Project description:Pseudomonas fluorescens HC1-07, previously isolated from the phyllosphere of wheat grown in Hebei province, China, suppresses the soilborne disease of wheat take-all, caused by Gaeumannomyces graminis var. tritici. We report here that strain HC1-07 also suppresses Rhizoctonia root rot of wheat caused by Rhizoctonia solani AG-8. Strain HC1-07 produced a cyclic lipopeptide (CLP) with a molecular weight of 1,126.42 based on analysis by electrospray ionization mass spectrometry. Extracted CLP inhibited the growth of G. graminis var. tritici and R. solani in vitro. To determine the role of this CLP in biological control, plasposon mutagenesis was used to generate two nonproducing mutants, HC1-07viscB and HC1-07prtR2. Analysis of regions flanking plasposon insertions in HC1-07prtR2 and HC1-07viscB revealed that the inactivated genes were similar to prtR and viscB, respectively, of the well-described biocontrol strain P. fluorescens SBW25 that produces the CLP viscosin. Both genes in HC1-07 were required for the production of the viscosin-like CLP. The two mutants were less inhibitory to G. graminis var. tritici and R. solani in vitro and reduced in ability to suppress take-all. HC1-07viscB but not HC-07prtR2 was reduced in ability to suppress Rhizoctonia root rot. In addition to CLP production, prtR also played a role in protease production.
Project description:BACKGROUND:Dry pea production has increased substantially in North America over the last few decades. With this expansion, significant yield losses have been attributed to an escalation in Fusarium root rots in pea fields. Among the most significant rot rotting pathogenic fungal species, Fusarium solani fsp. pisi (Fsp) is one of the main causal agents of root rot of pea. High levels of partial resistance to Fsp has been identified in plant genetic resources. Genetic resistance offers one of the best solutions to control this root rotting fungus. A recombinant inbred population segregating for high levels of partial resistance, previously single nucleotide polymorphism (SNP) genotyped using genotyping-by-sequencing, was phenotyped for disease reaction in replicated and repeated greenhouse trials. Composite interval mapping was deployed to identify resistance-associated quantitative trait loci (QTL). RESULTS:Three QTL were identified using three disease reaction criteria: root disease severity, ratios of diseased vs. healthy shoot heights and dry plant weights under controlled conditions using pure cultures of Fusarium solani fsp. pisi. One QTL Fsp-Ps 2.1 explains 44.4-53.4% of the variance with a narrow confidence interval of 1.2 cM. The second and third QTL Fsp-Ps3.2 and Fsp-Ps3.3 are closely linked and explain only 3.6-4.6% of the variance. All of the alleles are contributed by the resistant parent PI 180693. CONCLUSION:With the confirmation of Fsp-Ps 2.1 now in two RIL populations, SNPs associated with this region make a good target for marker-assisted selection in pea breeding programs to obtain high levels of partial resistance to Fusarium root rot caused by Fusarium solani fsp. pisi.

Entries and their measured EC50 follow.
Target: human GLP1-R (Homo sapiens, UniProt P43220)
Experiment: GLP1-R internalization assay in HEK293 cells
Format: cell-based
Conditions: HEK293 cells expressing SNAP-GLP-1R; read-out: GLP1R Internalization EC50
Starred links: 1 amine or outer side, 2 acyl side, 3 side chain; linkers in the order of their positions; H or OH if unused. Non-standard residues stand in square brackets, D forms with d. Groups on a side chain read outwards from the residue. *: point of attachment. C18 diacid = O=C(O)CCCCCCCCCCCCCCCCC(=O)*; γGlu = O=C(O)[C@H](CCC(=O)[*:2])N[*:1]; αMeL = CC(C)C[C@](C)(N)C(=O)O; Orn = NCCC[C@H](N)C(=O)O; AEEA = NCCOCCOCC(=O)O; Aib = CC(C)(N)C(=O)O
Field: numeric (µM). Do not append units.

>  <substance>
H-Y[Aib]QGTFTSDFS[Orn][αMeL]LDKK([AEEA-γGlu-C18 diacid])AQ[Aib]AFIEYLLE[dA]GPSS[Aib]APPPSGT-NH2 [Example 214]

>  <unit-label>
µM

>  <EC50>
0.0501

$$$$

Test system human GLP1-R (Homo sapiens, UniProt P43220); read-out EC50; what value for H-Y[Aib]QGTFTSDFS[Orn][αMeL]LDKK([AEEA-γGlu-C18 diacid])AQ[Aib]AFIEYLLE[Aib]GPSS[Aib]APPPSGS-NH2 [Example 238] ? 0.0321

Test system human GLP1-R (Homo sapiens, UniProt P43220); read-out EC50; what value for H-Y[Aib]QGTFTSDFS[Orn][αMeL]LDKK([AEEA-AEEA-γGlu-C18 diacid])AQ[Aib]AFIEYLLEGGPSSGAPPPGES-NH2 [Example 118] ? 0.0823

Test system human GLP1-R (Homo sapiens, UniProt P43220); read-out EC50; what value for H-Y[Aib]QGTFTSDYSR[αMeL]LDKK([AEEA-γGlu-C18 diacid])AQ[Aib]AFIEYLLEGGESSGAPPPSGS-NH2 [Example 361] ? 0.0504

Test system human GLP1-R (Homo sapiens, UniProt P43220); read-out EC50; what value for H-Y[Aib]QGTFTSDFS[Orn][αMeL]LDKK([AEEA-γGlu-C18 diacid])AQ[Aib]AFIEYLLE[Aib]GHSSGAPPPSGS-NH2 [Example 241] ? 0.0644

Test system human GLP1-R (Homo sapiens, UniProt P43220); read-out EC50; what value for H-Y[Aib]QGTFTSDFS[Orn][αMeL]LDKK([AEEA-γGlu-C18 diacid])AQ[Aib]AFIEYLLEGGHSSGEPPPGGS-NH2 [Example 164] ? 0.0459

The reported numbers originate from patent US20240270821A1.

Project description:Loose smut of wheat caused by the basidiomycete fungus Ustilago tritici, a seed-borne disease, is difficult to control because of the expanse of wheat planting area and difficulty in pathogen detection. In this study, real-time fluorescence quantitative PCR (qPCR) and loop-mediated isothermal amplification (LAMP) assays are used to rapidly amplify the DNA of U. tritici. Five pairs of primers for qPCR and two series primers for LAMP were designed. Primarily, the specificity of the primer was assessed by using genomic DNA of U. tritici, Fusarium graminearum, Blumeria graminis, Rhizoctonia cerealis, Puccinia striiformis, Bipolaris sorokiniana, and Alternaria solani as templates. Further, the amplification systems were optimized. Finally, the sensitivity of qPCR and LAMP assays were evaluated. The results showed that the primer Y-430 F/R, Y-307 F/R, Y-755 F/R, and Y-139 F/R for qPCR and primers L-139 and L-988 for LAMP could be used for U. tritici detection. In the sensitivity test, the detection limit of qPCR assay was identified as 10 pg ?L-1 of genomic DNA, the detection limit for LAMP assay was 100 fg ?L-1. We successfully performed qPCR and LAMP assays on wheat loose smut wheat samples. This paper establishes two methods for U. tritici detection, which can be used for diagnosis of wheat loose smut in the laboratory and in the field.